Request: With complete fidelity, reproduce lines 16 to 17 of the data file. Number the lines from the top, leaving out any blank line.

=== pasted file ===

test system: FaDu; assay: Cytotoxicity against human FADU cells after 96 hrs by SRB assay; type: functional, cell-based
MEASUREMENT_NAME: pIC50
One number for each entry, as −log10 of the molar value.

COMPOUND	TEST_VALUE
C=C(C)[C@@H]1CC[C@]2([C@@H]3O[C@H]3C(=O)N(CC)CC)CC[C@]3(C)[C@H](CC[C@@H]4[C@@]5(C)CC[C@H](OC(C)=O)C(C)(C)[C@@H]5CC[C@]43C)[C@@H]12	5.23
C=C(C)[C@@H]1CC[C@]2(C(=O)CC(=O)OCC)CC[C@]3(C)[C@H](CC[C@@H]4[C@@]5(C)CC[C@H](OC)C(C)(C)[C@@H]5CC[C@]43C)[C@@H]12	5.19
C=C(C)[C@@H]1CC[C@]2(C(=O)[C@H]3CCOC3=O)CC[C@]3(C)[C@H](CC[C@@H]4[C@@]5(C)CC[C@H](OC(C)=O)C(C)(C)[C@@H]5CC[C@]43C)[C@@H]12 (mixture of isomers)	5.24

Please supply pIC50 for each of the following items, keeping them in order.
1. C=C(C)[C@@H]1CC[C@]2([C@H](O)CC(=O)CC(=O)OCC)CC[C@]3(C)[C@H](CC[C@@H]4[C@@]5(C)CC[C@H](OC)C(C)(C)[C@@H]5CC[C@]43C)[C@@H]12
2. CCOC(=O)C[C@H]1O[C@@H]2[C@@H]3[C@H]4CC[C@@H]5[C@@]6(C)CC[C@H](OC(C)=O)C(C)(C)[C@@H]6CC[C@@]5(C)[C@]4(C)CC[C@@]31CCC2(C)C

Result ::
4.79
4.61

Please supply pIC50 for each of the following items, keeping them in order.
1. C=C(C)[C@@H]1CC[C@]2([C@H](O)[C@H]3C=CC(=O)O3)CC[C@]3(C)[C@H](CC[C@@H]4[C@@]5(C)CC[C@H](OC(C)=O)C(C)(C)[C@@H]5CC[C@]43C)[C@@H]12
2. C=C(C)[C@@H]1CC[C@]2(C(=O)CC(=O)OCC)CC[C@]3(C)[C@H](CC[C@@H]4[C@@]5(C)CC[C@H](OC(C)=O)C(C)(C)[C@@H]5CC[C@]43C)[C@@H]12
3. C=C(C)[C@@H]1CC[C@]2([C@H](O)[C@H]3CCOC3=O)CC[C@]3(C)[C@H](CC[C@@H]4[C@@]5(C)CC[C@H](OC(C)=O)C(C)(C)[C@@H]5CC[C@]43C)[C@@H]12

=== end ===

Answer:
2. C=C(C)[C@@H]1CC[C@]2(C(=O)CC(=O)OCC)CC[C@]3(C)[C@H](CC[C@@H]4[C@@]5(C)CC[C@H](OC(C)=O)C(C)(C)[C@@H]5CC[C@]43C)[C@@H]12
3. C=C(C)[C@@H]1CC[C@]2([C@H](O)[C@H]3CCOC3=O)CC[C@]3(C)[C@H](CC[C@@H]4[C@@]5(C)CC[C@H](OC(C)=O)C(C)(C)[C@@H]5CC[C@]43C)[C@@H]12